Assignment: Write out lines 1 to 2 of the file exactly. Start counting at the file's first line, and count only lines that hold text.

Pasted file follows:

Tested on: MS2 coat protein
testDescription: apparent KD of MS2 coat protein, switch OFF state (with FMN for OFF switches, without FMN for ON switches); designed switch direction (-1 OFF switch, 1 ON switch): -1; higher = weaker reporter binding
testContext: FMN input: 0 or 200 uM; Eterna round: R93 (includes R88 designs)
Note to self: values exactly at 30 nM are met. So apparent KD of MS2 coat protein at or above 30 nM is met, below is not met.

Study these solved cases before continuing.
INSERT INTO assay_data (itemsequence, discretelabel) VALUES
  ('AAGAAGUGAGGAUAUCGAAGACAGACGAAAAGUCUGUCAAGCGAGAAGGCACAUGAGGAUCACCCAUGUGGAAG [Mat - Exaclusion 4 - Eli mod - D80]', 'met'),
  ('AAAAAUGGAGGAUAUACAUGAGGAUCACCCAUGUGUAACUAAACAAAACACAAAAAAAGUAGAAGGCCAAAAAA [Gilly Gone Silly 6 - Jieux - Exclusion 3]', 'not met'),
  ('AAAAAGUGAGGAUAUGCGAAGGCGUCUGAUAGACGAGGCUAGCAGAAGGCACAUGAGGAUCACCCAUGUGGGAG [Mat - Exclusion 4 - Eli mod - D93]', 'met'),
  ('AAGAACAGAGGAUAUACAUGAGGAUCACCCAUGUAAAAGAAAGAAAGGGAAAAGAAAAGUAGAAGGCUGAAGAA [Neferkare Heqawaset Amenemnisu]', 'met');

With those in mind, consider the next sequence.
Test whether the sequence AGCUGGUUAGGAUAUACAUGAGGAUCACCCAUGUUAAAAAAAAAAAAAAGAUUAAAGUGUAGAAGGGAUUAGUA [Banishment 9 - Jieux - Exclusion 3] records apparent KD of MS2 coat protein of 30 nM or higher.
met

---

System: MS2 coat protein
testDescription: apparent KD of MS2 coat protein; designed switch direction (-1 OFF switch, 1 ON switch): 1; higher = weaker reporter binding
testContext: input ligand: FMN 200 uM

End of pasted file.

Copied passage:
Tested on: MS2 coat protein
testDescription: apparent KD of MS2 coat protein, switch OFF state (with FMN for OFF switches, without FMN for ON switches); designed switch direction (-1 OFF switch, 1 ON switch): -1; higher = weaker reporter binding